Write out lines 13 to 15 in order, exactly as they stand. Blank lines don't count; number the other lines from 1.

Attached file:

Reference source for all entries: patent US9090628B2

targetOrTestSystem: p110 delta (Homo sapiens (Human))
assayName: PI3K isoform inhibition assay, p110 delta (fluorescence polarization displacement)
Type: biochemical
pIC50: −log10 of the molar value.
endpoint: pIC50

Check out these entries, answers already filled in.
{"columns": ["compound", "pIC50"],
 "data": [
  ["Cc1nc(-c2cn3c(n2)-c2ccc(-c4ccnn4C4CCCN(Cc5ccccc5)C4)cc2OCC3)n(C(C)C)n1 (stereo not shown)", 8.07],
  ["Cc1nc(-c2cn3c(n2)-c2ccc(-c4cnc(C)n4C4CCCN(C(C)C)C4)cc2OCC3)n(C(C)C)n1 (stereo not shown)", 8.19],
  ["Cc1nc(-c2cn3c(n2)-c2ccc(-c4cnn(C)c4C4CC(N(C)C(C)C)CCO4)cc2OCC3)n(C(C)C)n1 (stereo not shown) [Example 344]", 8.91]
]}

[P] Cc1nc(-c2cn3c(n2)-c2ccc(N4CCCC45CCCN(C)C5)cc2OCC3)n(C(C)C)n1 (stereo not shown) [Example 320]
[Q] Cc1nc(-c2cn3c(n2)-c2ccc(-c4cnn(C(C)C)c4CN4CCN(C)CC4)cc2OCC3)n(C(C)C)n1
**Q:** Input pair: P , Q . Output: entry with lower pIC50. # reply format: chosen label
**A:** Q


]}

[P] Cc1nc(-c2cn3c(n2)-c2ccc(N4CCCC45CCCN(C)C5)cc2OCC3)n(C(C)C)n1 (stereo not shown) [Example 320]
[Q] Cc1nc(-c2cn3c(n2)-c2ccc(-c4cnn(C(C)C)c4CN4CCN(C)CC4)cc2OCC3)n(C(C)C)n1